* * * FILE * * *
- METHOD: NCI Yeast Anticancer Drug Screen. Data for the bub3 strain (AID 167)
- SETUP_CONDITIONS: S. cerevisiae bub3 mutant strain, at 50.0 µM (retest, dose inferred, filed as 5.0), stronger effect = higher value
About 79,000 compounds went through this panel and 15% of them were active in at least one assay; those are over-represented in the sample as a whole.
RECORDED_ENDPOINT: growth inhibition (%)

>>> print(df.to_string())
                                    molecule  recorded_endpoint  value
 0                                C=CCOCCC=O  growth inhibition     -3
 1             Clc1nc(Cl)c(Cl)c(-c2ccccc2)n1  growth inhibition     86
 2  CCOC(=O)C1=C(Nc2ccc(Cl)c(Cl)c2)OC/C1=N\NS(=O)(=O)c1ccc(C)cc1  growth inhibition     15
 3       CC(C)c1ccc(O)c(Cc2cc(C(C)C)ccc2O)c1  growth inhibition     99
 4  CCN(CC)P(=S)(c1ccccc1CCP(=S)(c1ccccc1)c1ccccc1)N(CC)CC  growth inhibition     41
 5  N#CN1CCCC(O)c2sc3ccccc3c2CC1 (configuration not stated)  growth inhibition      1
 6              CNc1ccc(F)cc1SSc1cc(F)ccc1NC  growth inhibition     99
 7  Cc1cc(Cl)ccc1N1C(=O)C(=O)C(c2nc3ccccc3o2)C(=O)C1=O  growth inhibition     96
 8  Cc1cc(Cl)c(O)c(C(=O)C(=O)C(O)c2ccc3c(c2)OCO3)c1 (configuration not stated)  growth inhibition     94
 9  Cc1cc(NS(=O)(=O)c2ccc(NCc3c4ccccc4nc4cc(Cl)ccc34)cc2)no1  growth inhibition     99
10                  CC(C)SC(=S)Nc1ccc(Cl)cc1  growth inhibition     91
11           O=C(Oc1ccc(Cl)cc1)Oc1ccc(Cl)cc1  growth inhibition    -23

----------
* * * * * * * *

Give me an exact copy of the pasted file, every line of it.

- METHOD: NCI Yeast Anticancer Drug Screen. Data for the bub3 strain (AID 167)
- SETUP_CONDITIONS: S. cerevisiae bub3 mutant strain, at 50.0 µM (retest, dose inferred, filed as 5.0), stronger effect = higher value
About 79,000 compounds went through this panel and 15% of them were active in at least one assay; those are over-represented in the sample as a whole.
RECORDED_ENDPOINT: growth inhibition (%)

>>> print(df.to_string())
                                    molecule  recorded_endpoint  value
 0                                C=CCOCCC=O  growth inhibition     -3
 1             Clc1nc(Cl)c(Cl)c(-c2ccccc2)n1  growth inhibition     86
 2  CCOC(=O)C1=C(Nc2ccc(Cl)c(Cl)c2)OC/C1=N\NS(=O)(=O)c1ccc(C)cc1  growth inhibition     15
 3       CC(C)c1ccc(O)c(Cc2cc(C(C)C)ccc2O)c1  growth inhibition     99
 4  CCN(CC)P(=S)(c1ccccc1CCP(=S)(c1ccccc1)c1ccccc1)N(CC)CC  growth inhibition     41
 5  N#CN1CCCC(O)c2sc3ccccc3c2CC1 (configuration not stated)  growth inhibition      1
 6              CNc1ccc(F)cc1SSc1cc(F)ccc1NC  growth inhibition     99
 7  Cc1cc(Cl)ccc1N1C(=O)C(=O)C(c2nc3ccccc3o2)C(=O)C1=O  growth inhibition     96
 8  Cc1cc(Cl)c(O)c(C(=O)C(=O)C(O)c2ccc3c(c2)OCO3)c1 (configuration not stated)  growth inhibition     94
 9  Cc1cc(NS(=O)(=O)c2ccc(NCc3c4ccccc4nc4cc(Cl)ccc34)cc2)no1  growth inhibition     99
10                  CC(C)SC(=S)Nc1ccc(Cl)cc1  growth inhibition     91
11           O=C(Oc1ccc(Cl)cc1)Oc1ccc(Cl)cc1  growth inhibition    -23

----------